Mini Tokyo has two different map views. If you press the eye icon button you can switch between the 'underground' (pictured above) and 'overground' layers. The underground mode highlights the city's subway system with colored subway lines on top of a dark base map. In this mode the overground trains are shown faded out on the map. The overground mode shows all the city's buildings in 3D. In this mode all the subway trains are shown faded out as they move around under the city and all of Tokyo's overground trains are shown in full color. 

You can have even more locomotive fun with Mapbox with Trains. Mapbox with Trains is a very impressive interactive map which allows you to watch a 3D train moving around on top of a map of Oakland, California. This interactive virtual train set includes a number of user options which allow you to control the number of carriages on the train and the camera's point of view.

In essence Mapbox with Trains animates a 3D model of a train on top of a Mapbox map, following the Bart train tracks in Oakland. The map is presented as an Observable Notebook which means that if you want you can fork the project to create your own interactive train set for the town or city of your choice.

Wednesday, October 13, 2021

The Historical Election Violence Map

Violence around democratic elections seems to be a growing problem in the 21st Century. To understand this problem and find possible solutions it might be a good idea to explore the violence which was prevalent around elections in Victorian England and how that pattern of violence was eventually eliminated.

The 20 general election in Britain between the Great Reform Act of 1832 and the Great War starting in 1914 were often accompanied by extreme violence. This violence often included major riots involving thousands of people, leading to the deaths of many people and large scale property damage. For example just on one day (17th November 1868), on the first day of polling in the 1868 General Election, there were at least 18 different riots across England & Wales.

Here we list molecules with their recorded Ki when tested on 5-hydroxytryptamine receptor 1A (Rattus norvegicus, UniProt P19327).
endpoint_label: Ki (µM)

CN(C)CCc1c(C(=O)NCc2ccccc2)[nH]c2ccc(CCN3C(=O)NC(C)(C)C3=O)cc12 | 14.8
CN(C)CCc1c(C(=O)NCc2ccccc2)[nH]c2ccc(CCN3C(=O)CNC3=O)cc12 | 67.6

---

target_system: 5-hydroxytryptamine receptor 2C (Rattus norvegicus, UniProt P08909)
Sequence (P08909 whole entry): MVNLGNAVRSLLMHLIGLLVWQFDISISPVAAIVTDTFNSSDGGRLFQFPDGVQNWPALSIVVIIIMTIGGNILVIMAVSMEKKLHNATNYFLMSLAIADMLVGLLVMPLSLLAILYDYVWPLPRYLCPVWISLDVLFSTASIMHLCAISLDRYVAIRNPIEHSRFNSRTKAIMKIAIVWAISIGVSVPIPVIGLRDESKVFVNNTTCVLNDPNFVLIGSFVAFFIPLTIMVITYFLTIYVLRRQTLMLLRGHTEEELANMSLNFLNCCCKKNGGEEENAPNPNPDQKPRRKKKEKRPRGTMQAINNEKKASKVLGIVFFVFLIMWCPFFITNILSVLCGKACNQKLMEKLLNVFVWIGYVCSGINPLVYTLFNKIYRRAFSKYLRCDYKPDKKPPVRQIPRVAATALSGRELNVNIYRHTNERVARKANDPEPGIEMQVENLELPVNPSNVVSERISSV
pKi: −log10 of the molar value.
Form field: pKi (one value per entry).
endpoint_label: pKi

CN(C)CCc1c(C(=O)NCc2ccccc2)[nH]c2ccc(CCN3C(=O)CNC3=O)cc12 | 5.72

The Victorian Election Violence Map visualizes nearly 3,000 incidences of violence which occurred in England and Wales during the 20 General Elections held between 1832 and 1914. The map shows where violent election events took place, from minor incidents (such as the breaking of windows) to major political riots involving the deaths of many people.

For example a map marker placed over the Welsh town of Blaenavon recounts one of the 18 riots which occurred during the 1868 election. During this riot,

"property and businesses were vandalised and looted in the town, and the military arrived from Newport and cleared streets. 45 prisoners were marched to Pontypool and the soldiers returned to Newport. 1000 men from Blaenavon marched on Pontypool to rescue the prisoners"

Tuesday, October 12, 2021

Segregation in America

According to the 'Roots of Structural Racism Report' Detroit is the most segregated city in America. Closely followed by Hialeah, FL and Newark, NJ. However these cities are not alone in having high levels of residential segregation. In fact residential segregation is becoming more common in the majority of U.S. cities.

The Roots of Structural Racism Report includes an interactive map, Mapping Race in America, which visualizes the levels of segregation in every neighborhood in the United States. The map uses data from the 1980, 1990, 2000, 2010 & 2020 censuses to show the level of segregation in every census block area and how these levels of segregation have changed over the last 40 years.

On the map the most segregated counties are shown in red, while the most integrated are shown in blue.Using the map sidebar you can change the map to show segregation at the city level or at the individual census tract level. The map sidebar also includes a 'Year Selector' filter which allows you to observe how levels of segregation have changed over the last 40 years.

81 percent of American cities are now more segregated than they were in 1990. Only 40 of the 209 regions in the U.S. have become less segregated. The Roots of Structural Racism Report also looked at differences in income & poverty levels, home values, life expectancy, and rent prices between those areas which have high levels of segregation and those which are more integrated. This analysis discovered that people of all races fared worse in all these indicies when they lived in segregated 'Black and Brown' neighborhoods.

Monday, October 11, 2021

Czech Election Maps

Andrej Babiš, the billionaire Prime Minister of the Czech Republic, has been beaten in the country's latest election. His Action for Dissatisfied Citizens 2011 (ANO) party finished second in the popular vote behind the center-right Spolu (Together) alliance. Neither party has won by a large enough margin to form a majority government. 

The Spolu party has declared that it will not form a coalition with Andrej Babiš. Despite losing the popular vote the ANO 2011 party actually won one more seat than Spolu. However ANO 2011 looks to have no way to power, with Spolu and the liberal-left faction, Piráti-STAN, expected to enter into a coalition government.